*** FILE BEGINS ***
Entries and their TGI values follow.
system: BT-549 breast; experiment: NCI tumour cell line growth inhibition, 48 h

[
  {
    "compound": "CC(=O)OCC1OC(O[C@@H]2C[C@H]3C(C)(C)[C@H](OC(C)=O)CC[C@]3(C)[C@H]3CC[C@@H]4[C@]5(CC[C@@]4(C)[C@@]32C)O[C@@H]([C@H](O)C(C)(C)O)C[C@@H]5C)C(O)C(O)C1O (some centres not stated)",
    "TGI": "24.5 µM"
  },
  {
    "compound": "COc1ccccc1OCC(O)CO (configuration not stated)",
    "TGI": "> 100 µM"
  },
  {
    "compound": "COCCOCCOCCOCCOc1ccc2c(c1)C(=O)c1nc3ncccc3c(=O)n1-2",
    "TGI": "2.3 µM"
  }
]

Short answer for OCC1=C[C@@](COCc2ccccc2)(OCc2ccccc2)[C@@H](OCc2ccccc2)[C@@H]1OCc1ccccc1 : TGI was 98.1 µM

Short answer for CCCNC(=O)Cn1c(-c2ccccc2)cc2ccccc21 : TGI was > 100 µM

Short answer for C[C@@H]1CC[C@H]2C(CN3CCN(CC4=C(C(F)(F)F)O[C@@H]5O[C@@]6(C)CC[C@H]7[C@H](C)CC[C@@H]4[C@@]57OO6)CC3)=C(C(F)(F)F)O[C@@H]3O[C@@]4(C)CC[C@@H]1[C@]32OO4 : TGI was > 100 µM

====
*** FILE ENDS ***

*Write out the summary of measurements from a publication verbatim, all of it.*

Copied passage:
Entries and their TGI values follow.
system: BT-549 breast; experiment: NCI tumour cell line growth inhibition, 48 h

[
  {
    "compound": "CC(=O)OCC1OC(O[C@@H]2C[C@H]3C(C)(C)[C@H](OC(C)=O)CC[C@]3(C)[C@H]3CC[C@@H]4[C@]5(CC[C@@]4(C)[C@@]32C)O[C@@H]([C@H](O)C(C)(C)O)C[C@@H]5C)C(O)C(O)C1O (some centres not stated)",
    "TGI": "24.5 µM"
  },
  {
    "compound": "COc1ccccc1OCC(O)CO (configuration not stated)",
    "TGI": "> 100 µM"
  },
  {
    "compound": "COCCOCCOCCOCCOc1ccc2c(c1)C(=O)c1nc3ncccc3c(=O)n1-2",
    "TGI": "2.3 µM"
  }
]

Short answer for OCC1=C[C@@](COCc2ccccc2)(OCc2ccccc2)[C@@H](OCc2ccccc2)[C@@H]1OCc1ccccc1 : TGI was 98.1 µM

Short answer for CCCNC(=O)Cn1c(-c2ccccc2)cc2ccccc21 : TGI was > 100 µM

Short answer for C[C@@H]1CC[C@H]2C(CN3CCN(CC4=C(C(F)(F)F)O[C@@H]5O[C@@]6(C)CC[C@H]7[C@H](C)CC[C@@H]4[C@@]57OO6)CC3)=C(C(F)(F)F)O[C@@H]3O[C@@]4(C)CC[C@@H]1[C@]32OO4 : TGI was > 100 µM

====